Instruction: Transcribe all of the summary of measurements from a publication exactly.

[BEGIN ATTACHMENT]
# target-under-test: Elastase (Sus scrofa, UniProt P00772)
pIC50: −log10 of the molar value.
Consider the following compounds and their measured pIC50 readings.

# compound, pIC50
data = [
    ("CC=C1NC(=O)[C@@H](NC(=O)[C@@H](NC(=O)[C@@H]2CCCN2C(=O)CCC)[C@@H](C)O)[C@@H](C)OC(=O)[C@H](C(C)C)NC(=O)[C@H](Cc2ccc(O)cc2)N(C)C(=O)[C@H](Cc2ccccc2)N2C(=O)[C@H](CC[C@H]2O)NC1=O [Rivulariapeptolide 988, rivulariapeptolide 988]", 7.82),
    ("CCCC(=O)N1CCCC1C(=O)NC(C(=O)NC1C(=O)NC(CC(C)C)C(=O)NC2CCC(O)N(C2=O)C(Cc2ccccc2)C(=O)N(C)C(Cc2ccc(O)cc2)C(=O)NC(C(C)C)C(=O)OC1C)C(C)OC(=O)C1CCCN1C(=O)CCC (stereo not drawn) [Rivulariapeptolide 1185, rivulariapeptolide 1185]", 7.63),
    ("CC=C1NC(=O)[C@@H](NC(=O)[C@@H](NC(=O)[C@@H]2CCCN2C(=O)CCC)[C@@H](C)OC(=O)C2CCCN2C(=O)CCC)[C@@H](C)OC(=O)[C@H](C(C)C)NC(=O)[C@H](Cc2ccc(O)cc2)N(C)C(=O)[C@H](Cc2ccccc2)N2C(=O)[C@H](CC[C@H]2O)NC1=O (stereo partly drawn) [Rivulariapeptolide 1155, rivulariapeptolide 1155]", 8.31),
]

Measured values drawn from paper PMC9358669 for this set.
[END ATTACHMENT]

# target-under-test: Elastase (Sus scrofa, UniProt P00772)
pIC50: −log10 of the molar value.
Consider the following compounds and their measured pIC50 readings.

# compound, pIC50
data = [
    ("CC=C1NC(=O)[C@@H](NC(=O)[C@@H](NC(=O)[C@@H]2CCCN2C(=O)CCC)[C@@H](C)O)[C@@H](C)OC(=O)[C@H](C(C)C)NC(=O)[C@H](Cc2ccc(O)cc2)N(C)C(=O)[C@H](Cc2ccccc2)N2C(=O)[C@H](CC[C@H]2O)NC1=O [Rivulariapeptolide 988, rivulariapeptolide 988]", 7.82),
    ("CCCC(=O)N1CCCC1C(=O)NC(C(=O)NC1C(=O)NC(CC(C)C)C(=O)NC2CCC(O)N(C2=O)C(Cc2ccccc2)C(=O)N(C)C(Cc2ccc(O)cc2)C(=O)NC(C(C)C)C(=O)OC1C)C(C)OC(=O)C1CCCN1C(=O)CCC (stereo not drawn) [Rivulariapeptolide 1185, rivulariapeptolide 1185]", 7.63),
    ("CC=C1NC(=O)[C@@H](NC(=O)[C@@H](NC(=O)[C@@H]2CCCN2C(=O)CCC)[C@@H](C)OC(=O)C2CCCN2C(=O)CCC)[C@@H](C)OC(=O)[C@H](C(C)C)NC(=O)[C@H](Cc2ccc(O)cc2)N(C)C(=O)[C@H](Cc2ccccc2)N2C(=O)[C@H](CC[C@H]2O)NC1=O (stereo partly drawn) [Rivulariapeptolide 1155, rivulariapeptolide 1155]", 8.31),
]

Measured values drawn from paper PMC9358669 for this set.